The Beyond Gold Medalist

For athletes, perhaps the only achievement greater than participating in an Olympic Games is winning a medal. The occasion only comes around every four years, as the world’s best gather on the same stage to compete against one another. The participants train a lifetime to get to that point, and it’s one of those opportunities which you want to make the most of. Which is why Lawrence Lemieux’s achievement is so special.

He quit in the middle of his race.

Lemieux made his Olympic debut at the 1984 Summer Games in Los Angeles. A sailor, he represented Canada in the Star event (“Star” being a reference to the type of sailboat used, not to the quality of the competition), and finished in 13th out of 19, well out of medal contention. Four years later, in the Finn event at the Seoul Games, he did better — 11th out of 33 — but again, finished far from the medal stand. But for a brief moment, it looked like he had a chance at victory.

The 1988 Finn competition was a seven-race affair, with each competitor earning points in their best six races. After his first four races, Lemieux wasn’t doing great — he finished 5th, 12th, 13th, and 20th. He needed to finish strong to have a chance to earn a medal, and race number five looked like a turning point. Fighting against unusually high winds — 35 knots — Lemieux battled into second place in this heat. If he could hold that position and repeat the performance in the final two races, he had a chance at Olympic glory. 

But, in the middle of that fifth race, something caught his eye. A pair of Singaporean sailors, competing in the Men’s 470, had not fared so well against the winds. Their sailboat had capsized and one of the sailors, Joseph Chan, was in trouble; as Ozy recaps, “it was clear that the boat was drifting faster than the man could swim, and Lemieux feared he would be lost at sea.” Lemieux put his Olympic dream aside and left the race. He went after Chan, bringing the latter onboard his Finn, and then went where Chan’s boat had capsized. Once there, Lemieux helped Chan and teammate Shaw Her Siew fix their broken rudder and right their ship.

The rescue took about fifteen minutes, during which Lemieux’s race continued. When he rejoined the other competitors, he was way, way, behind. He ended up finishing in 22nd out of 35, effectively ending his dream of earning an Olympic medal. He showed no regret, though; he’d later say “I just had to go. If I went to them and they didn’t really need help, c’est la vie. If I didn’t go, it would be something you would regret for the rest of your life. I could have won gold, but, in the same circumstances, I would do what I did again.”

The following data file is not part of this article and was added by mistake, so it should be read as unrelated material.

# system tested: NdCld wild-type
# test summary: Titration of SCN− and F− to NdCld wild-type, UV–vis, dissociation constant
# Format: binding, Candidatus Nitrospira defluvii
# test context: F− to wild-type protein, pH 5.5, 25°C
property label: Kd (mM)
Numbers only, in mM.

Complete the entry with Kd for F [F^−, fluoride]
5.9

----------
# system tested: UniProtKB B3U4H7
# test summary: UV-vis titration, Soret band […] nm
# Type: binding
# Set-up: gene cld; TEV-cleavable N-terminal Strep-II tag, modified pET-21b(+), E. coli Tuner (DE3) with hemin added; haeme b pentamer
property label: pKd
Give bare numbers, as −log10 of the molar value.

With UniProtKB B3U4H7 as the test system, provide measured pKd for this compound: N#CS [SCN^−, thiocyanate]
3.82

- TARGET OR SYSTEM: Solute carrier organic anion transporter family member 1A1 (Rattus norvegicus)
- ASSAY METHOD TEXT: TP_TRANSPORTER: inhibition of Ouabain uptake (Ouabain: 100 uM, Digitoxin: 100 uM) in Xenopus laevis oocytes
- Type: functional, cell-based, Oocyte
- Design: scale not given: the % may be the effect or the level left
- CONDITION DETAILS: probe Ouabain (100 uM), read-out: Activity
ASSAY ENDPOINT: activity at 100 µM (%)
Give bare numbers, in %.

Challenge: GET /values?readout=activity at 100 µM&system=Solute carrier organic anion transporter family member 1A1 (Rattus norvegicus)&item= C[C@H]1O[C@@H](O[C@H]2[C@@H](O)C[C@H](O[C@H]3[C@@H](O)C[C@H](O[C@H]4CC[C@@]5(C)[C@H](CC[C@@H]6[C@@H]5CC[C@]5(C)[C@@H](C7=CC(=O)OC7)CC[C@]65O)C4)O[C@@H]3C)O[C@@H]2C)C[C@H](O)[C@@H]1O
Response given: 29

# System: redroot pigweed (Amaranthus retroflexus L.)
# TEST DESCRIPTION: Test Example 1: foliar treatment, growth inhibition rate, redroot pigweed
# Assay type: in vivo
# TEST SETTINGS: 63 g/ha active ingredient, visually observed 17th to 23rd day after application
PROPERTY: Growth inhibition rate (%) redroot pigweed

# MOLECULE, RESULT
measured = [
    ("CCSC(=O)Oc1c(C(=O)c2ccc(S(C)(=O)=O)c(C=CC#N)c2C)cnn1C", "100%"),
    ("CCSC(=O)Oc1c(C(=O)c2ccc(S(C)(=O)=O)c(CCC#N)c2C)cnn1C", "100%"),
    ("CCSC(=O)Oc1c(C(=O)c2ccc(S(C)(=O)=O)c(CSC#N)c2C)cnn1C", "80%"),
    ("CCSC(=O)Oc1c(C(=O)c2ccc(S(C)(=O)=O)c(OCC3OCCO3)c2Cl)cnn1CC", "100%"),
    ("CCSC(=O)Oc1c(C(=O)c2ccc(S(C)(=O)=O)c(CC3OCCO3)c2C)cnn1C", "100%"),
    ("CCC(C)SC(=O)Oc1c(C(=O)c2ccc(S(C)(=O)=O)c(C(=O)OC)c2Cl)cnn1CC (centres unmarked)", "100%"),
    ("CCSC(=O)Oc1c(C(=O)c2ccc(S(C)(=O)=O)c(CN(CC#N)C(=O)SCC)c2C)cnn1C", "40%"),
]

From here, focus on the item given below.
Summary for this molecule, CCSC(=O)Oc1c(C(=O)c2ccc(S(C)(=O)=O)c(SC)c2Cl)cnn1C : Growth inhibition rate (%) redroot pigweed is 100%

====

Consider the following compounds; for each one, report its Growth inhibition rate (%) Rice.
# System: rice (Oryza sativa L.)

While it’s unlikely that Lemieux would have actually won the gold medal — the top finishers in the men’s Finn outperformed him in the first four races by a wide-enough margin to all but eliminate him from doing so — he was given an honor nonetheless, and perhaps one that eclipses being on the medal stand. The International Olympic Committee awarded him the Pierre de Coubertin medal (seen above), given in rare occasions to those “who exemplify the spirit of sportsmanship in Olympic events or through exceptional service to the Olympic movement.” Lemieux, at the time, was only the 5th honoree ever, and the second athlete to be given the award during a Games in which he competed. (Most of the other honorees, before and after Lemieux, earned it for service to the Games, not for their sportsmanship.)

For Lemieux, the de Coubertin was an honor better than gold. As he told the Financial Times, “you spend your life working really hard internationally and you get very few accolades. So that’s the ironic thing; 25 years after this rescue, we’re still talking about it.” It’s an honor well deserved for someone who gave up an Olympic dream to save a life.

Bonus fact: For South Koreans, winning an Olympic medal comes with more than just the glory. Military service in the country is compulsory for men age 18 to 28, but winning Olympic gold (or silver or bronze) is a get-out-of-service-free card. Similar success at other top sporting and athletic competitions earn participants the same reward. Per the New York Times, “the 2002 World Cup team was given [an] exemption by the government after reaching the semifinals. The same prize awaits all athletes that win gold at the Asian Games or any medal at the Olympics.”

From the Archives: Pulling for Gold: A long-forgotten Olympic sport — and one you probably played when you were maybe five years old.